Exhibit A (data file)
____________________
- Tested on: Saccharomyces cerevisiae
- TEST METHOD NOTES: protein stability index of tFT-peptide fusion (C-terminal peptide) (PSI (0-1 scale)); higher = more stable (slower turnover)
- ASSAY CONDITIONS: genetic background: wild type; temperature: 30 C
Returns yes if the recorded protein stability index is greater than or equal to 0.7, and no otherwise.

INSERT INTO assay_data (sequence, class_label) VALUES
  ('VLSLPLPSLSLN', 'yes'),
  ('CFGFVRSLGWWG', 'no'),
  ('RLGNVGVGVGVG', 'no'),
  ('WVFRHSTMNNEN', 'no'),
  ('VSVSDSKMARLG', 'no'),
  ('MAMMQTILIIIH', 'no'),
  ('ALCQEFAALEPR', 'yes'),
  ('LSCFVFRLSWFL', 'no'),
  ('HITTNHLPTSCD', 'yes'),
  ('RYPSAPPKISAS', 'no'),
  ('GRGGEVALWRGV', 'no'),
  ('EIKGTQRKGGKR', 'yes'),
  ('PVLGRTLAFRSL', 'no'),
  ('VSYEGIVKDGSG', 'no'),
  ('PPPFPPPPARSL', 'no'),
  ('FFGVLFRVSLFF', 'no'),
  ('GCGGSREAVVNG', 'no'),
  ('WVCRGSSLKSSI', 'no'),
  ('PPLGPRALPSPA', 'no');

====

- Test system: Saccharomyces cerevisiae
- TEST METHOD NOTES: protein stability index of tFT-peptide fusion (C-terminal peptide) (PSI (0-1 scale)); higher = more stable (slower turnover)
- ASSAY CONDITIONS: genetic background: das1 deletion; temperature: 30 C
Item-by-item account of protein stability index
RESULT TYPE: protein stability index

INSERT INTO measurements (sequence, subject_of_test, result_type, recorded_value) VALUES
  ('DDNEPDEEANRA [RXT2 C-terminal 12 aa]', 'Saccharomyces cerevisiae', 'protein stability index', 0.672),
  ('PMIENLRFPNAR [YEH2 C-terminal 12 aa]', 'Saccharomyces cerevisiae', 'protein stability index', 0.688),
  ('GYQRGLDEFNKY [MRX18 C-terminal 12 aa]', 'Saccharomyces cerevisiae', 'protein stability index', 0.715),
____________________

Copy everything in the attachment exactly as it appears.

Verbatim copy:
- Tested on: Saccharomyces cerevisiae
- TEST METHOD NOTES: protein stability index of tFT-peptide fusion (C-terminal peptide) (PSI (0-1 scale)); higher = more stable (slower turnover)
- ASSAY CONDITIONS: genetic background: wild type; temperature: 30 C
Returns yes if the recorded protein stability index is greater than or equal to 0.7, and no otherwise.

INSERT INTO assay_data (sequence, class_label) VALUES
  ('VLSLPLPSLSLN', 'yes'),
  ('CFGFVRSLGWWG', 'no'),
  ('RLGNVGVGVGVG', 'no'),
  ('WVFRHSTMNNEN', 'no'),
  ('VSVSDSKMARLG', 'no'),
  ('MAMMQTILIIIH', 'no'),
  ('ALCQEFAALEPR', 'yes'),
  ('LSCFVFRLSWFL', 'no'),
  ('HITTNHLPTSCD', 'yes'),
  ('RYPSAPPKISAS', 'no'),
  ('GRGGEVALWRGV', 'no'),
  ('EIKGTQRKGGKR', 'yes'),
  ('PVLGRTLAFRSL', 'no'),
  ('VSYEGIVKDGSG', 'no'),
  ('PPPFPPPPARSL', 'no'),
  ('FFGVLFRVSLFF', 'no'),
  ('GCGGSREAVVNG', 'no'),
  ('WVCRGSSLKSSI', 'no'),
  ('PPLGPRALPSPA', 'no');

====

- Test system: Saccharomyces cerevisiae
- TEST METHOD NOTES: protein stability index of tFT-peptide fusion (C-terminal peptide) (PSI (0-1 scale)); higher = more stable (slower turnover)
- ASSAY CONDITIONS: genetic background: das1 deletion; temperature: 30 C
Item-by-item account of protein stability index
RESULT TYPE: protein stability index

INSERT INTO measurements (sequence, subject_of_test, result_type, recorded_value) VALUES
  ('DDNEPDEEANRA [RXT2 C-terminal 12 aa]', 'Saccharomyces cerevisiae', 'protein stability index', 0.672),
  ('PMIENLRFPNAR [YEH2 C-terminal 12 aa]', 'Saccharomyces cerevisiae', 'protein stability index', 0.688),
  ('GYQRGLDEFNKY [MRX18 C-terminal 12 aa]', 'Saccharomyces cerevisiae', 'protein stability index', 0.715),